US President China trade stance has political risks

Vastavam web: When he ran for president in 2016, Donald Trump delighted crowds with his harsh rhetoric on China. As he runs for re-election in 2020, he is likely to keep talking tough, but the reception – at least in some key states – may not be as euphoric. Trade talks between the United States and China ran into serious trouble last week as Beijing backtracked on some key agreements and Trump placed higher tariffs on hundreds of billions of dollars of Chinese goods, with more to follow.

The trade war could continue for some time, bleeding directly into Trump’s efforts to win a second four-year term. Some states that helped propel him to victory in 2016, including farmer-heavy Iowa, have been hit hard by the trade dispute. Soybeans are the most valuable U.S. farm export but shipments to China dropped to a 16-year low in 2018.

The failure to reach a deal that Treasury Secretary Steven Mnuchin and other advisers had recently suggested was close also casts a shadow on Trump’s self-proclaimed deal-making prowess. The president himself said recently that Chinese President Xi Jinping would be in Washington soon, presumably to celebrate a deal.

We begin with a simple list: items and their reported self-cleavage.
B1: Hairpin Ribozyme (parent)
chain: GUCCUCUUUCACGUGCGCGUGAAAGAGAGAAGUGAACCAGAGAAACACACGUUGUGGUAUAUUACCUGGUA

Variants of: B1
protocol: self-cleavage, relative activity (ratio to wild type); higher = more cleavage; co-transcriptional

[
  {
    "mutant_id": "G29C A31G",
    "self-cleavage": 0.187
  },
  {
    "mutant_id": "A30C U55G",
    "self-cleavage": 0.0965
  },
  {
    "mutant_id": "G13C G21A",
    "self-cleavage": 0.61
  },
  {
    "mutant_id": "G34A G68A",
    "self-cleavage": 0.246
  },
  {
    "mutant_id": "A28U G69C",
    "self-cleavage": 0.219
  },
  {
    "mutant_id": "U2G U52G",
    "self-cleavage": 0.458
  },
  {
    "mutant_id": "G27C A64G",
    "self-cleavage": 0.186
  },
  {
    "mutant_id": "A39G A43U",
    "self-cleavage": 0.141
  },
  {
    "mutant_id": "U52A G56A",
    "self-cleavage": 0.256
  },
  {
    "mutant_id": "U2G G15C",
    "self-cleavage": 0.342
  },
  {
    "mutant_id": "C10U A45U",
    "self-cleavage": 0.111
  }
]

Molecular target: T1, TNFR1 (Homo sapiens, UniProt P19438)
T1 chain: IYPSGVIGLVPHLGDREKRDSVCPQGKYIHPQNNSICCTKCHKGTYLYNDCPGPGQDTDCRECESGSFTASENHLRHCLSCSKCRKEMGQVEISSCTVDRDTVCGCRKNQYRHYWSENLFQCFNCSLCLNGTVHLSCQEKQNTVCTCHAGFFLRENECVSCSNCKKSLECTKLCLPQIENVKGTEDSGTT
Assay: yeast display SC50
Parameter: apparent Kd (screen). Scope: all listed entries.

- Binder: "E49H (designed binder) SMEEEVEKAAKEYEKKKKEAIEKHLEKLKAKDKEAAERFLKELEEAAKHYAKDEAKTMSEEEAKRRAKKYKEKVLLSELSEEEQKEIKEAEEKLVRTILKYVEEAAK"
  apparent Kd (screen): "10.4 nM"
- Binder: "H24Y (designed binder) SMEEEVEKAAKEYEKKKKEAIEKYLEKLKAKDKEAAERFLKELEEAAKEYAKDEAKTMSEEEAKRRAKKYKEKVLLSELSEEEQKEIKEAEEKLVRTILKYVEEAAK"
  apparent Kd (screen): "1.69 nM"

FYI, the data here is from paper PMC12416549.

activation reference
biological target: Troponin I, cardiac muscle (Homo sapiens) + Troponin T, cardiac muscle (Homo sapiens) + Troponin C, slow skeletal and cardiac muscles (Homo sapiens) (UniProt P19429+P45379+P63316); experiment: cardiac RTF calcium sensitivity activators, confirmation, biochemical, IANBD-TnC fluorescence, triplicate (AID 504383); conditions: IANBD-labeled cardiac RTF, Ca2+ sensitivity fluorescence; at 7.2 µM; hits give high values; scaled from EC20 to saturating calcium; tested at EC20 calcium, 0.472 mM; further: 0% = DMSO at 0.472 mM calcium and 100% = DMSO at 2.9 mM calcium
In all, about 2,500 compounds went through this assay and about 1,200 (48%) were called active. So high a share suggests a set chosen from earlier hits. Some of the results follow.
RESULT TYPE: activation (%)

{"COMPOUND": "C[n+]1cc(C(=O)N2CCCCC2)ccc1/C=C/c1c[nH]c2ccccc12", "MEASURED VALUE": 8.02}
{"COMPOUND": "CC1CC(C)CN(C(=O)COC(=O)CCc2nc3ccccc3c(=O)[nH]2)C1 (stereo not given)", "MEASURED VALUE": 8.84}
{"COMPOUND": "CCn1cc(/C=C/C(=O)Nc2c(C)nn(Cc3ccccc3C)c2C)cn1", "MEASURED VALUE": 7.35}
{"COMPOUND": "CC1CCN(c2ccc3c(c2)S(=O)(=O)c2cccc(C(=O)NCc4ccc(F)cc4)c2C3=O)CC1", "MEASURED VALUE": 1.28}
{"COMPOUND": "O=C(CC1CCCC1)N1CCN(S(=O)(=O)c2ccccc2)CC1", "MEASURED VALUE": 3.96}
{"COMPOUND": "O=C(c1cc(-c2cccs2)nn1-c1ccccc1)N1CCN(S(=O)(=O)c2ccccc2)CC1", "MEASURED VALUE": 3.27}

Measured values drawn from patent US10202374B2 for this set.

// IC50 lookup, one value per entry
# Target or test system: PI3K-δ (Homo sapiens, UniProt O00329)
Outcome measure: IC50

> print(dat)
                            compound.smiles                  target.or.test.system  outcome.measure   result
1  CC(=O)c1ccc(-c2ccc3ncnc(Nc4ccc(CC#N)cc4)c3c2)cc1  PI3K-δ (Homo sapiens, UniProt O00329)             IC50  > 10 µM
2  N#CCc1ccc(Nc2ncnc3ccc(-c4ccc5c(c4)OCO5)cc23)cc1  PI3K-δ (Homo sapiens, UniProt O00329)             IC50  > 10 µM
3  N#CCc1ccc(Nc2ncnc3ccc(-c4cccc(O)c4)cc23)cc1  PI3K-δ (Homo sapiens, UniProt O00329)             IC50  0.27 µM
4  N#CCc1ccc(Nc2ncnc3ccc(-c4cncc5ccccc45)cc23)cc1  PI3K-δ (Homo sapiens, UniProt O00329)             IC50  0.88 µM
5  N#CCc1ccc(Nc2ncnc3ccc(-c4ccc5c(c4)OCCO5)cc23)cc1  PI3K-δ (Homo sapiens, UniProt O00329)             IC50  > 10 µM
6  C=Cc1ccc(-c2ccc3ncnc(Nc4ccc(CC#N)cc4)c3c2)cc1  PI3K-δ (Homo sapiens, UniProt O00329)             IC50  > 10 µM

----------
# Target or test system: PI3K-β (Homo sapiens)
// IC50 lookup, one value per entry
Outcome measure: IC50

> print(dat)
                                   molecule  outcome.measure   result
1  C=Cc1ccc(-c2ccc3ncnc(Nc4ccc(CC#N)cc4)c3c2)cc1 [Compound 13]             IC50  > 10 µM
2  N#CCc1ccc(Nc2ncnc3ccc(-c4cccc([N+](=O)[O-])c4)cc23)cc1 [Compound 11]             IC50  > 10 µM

Trump’s advisers are confident, particularly with regard to U.S.-China policy, that a show of strength will play well with his base.

“By and large I think his tough stance on China benefits him overall,” said Sean Spicer, Trump’s former White House spokesman and a former official in the U.S. Trade Representative’s office under Republican President George W. Bush. “He has shown that he is truly willing to go out and fight.”

Trump’s top trade representative, Robert Lighthizer, has pushed for China to change its practices on intellectual property, forced technology transfer, currency manipulation, and other areas of policy.